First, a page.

All of our lives, we are told that it is more blessed to give than to receive. We train our children to give and share. We take great delight in showering our children with gifts for their birthdays and Christmas. We find joy in giving to those who are less fortunate than us.
Few things are as wonderful as giving, but we often fail to realize that there is an art of receiving as well. Throughout my life, I was always the one who seemed to have everything together. Others looked to me for support and encouragement, and I thoroughly enjoyed being there for others. One of the greatest joys in my life is to walk alongside someone else and be a friend and source of encouragement to them.
When I filed for divorce, I found myself broken and in need. But, I had no idea how to receive from others. I needed financial support. I needed emotional support. I needed help with my children. I was in uncharted waters.
For me, this was a huge lesson in humility. I had always taken pride that my parents had never needed to help me. I had seen them help my siblings at different times in their lives, but I had never needed anything. I had put myself through college. I had put my husband through a bachelors and masters program. My kids were always healthy and happy. But, now my life had crumbled, and I was the focus of attention–and it was a very uncomfortable place for me.
My parents were absolutely amazing! Have I told you that I am blessed with an amazing family? Initially, my mom came and stayed with me during the week to help with child care while I was at school and work. She helped with housework and grocery shopping. Eventually, my parents sold their house and moved back to Oklahoma City to be closer to me.
Then, there was the financial support. At the time of my divorce, I was in nursing school. I worked a maximum of 20 hrs/week at $12.00/hr. I had many times where my paycheck was only $250. I did not qualify for ANY government assistance, but I certainly didn’t have the money to pay a mortgage and feed three kids. My parents paid my attorney. They made sure I had the money to pay my bills. They helped me in so many ways I can’t even recall them all.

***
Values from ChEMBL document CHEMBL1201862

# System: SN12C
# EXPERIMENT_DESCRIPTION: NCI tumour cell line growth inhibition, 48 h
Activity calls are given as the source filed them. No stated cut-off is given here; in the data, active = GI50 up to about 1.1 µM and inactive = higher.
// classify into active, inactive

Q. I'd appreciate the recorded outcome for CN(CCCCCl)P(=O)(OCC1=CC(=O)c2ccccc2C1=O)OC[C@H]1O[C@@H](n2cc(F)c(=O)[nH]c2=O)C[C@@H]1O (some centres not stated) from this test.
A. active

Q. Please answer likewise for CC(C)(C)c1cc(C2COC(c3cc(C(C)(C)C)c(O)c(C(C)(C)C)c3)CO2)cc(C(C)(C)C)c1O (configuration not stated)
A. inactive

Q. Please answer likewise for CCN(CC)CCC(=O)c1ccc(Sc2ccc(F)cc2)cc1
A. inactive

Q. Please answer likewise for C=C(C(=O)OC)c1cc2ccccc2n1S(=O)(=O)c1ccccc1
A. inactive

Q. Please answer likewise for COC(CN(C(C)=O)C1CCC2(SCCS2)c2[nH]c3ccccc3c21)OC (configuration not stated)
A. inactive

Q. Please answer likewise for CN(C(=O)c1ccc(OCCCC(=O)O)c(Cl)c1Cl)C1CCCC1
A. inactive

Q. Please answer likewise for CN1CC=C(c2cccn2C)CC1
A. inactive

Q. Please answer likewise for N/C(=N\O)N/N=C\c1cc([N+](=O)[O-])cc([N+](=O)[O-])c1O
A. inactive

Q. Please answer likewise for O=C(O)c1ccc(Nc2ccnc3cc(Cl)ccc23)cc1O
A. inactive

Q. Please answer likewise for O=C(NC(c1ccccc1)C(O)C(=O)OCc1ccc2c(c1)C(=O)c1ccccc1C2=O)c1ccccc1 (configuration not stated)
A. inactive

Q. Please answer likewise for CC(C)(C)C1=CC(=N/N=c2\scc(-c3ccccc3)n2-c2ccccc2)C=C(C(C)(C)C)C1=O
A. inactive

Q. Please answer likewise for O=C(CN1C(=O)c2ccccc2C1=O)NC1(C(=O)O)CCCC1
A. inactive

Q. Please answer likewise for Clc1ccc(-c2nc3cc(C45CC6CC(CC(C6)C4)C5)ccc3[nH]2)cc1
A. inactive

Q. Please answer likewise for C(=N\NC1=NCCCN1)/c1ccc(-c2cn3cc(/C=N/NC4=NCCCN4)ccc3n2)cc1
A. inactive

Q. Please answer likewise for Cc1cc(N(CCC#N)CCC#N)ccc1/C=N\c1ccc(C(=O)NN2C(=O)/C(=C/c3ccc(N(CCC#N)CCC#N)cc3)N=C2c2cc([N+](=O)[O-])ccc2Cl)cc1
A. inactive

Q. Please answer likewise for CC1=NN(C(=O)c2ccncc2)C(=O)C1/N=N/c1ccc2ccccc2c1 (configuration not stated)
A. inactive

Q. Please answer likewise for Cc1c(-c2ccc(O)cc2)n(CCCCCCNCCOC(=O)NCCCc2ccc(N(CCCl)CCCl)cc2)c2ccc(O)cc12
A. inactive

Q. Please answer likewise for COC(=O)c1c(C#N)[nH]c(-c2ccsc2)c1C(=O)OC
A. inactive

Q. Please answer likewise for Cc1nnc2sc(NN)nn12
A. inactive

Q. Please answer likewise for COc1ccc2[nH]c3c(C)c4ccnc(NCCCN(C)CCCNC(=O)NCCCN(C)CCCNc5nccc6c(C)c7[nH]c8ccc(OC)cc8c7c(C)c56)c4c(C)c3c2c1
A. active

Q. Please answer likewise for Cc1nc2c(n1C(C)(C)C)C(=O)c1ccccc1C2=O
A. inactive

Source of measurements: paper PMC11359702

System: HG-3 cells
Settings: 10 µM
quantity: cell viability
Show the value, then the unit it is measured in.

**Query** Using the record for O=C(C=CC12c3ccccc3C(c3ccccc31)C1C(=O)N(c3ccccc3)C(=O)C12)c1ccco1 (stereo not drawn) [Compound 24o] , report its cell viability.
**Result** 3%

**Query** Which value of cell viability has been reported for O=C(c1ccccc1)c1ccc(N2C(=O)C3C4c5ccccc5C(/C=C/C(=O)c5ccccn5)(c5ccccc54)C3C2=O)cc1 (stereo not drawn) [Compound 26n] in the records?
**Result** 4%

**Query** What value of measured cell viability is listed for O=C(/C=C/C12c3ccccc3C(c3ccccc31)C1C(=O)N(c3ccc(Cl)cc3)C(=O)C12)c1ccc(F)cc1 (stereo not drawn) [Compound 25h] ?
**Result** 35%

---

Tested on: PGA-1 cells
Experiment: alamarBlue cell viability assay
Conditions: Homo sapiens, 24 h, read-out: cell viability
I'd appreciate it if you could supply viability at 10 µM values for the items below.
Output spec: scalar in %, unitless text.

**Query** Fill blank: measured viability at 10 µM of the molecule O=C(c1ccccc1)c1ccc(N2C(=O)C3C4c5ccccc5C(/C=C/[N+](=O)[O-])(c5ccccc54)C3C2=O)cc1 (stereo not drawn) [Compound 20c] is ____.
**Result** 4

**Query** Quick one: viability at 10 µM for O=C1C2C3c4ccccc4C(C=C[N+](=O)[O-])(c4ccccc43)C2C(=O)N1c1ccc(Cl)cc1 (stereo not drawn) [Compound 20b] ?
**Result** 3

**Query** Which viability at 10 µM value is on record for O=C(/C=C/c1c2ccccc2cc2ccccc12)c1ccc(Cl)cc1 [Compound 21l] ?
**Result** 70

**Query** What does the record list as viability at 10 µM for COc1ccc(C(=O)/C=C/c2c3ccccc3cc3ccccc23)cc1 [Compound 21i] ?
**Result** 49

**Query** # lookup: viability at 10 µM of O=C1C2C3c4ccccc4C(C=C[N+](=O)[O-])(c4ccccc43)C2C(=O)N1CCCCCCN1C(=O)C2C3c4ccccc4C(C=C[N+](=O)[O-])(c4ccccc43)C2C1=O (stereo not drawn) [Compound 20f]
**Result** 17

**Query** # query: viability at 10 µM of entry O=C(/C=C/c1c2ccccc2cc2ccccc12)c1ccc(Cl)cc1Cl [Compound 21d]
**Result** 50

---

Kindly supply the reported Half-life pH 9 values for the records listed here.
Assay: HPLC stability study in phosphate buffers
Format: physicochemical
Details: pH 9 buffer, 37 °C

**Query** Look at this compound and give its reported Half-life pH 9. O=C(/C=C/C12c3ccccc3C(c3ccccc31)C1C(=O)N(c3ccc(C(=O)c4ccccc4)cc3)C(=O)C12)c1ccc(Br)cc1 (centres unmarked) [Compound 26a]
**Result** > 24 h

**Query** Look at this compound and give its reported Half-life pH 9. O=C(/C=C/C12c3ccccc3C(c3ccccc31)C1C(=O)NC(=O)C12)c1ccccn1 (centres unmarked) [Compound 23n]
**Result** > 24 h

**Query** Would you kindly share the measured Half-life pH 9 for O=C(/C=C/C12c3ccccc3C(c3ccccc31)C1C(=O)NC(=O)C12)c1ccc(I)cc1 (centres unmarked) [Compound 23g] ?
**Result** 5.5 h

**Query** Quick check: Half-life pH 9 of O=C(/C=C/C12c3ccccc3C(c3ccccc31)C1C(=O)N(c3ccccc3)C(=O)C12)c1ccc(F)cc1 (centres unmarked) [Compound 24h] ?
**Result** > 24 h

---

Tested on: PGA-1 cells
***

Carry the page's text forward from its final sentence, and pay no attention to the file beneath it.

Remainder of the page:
Eventually, I found the joy in receiving. Whether it was my parents or the gentleman at church who repeatedly slipped me $100 bills, I found God’s blessings all around me. I had people offering to watch my kids. I had ladies take me to breakfast where they just wanted to love on me. I began to be able to pick up the phone and ask for help–as much as I hated to do it. I had to admit that I could not do it all on my own.
When we refuse to accept gifts from others, we are preventing them from receiving a blessing. We are also blocking God’s work in our lives. Christ came to give us eternal life, but we can only have that gift if we receive it.
It is obvious what kind of life develops out of trying to get your own way all the time: repetitive, loveless, cheap sex; a stinking accumulation of mental and emotional garbage; frenzied and joyless grabs for happiness; trinket gods; magic-show religion; paranoid loneliness; cutthroat competition; all-consuming-yet-never-satisfied wants; a brutal temper; an impotence to love or be loved; divided homes and divided lives; small-minded and lopsided pursuits; the vicious habit of depersonalizing everyone into a rival; uncontrolled and uncontrollable addictions; ugly parodies of community. I could go on (Galatians 5:19-21, The Message).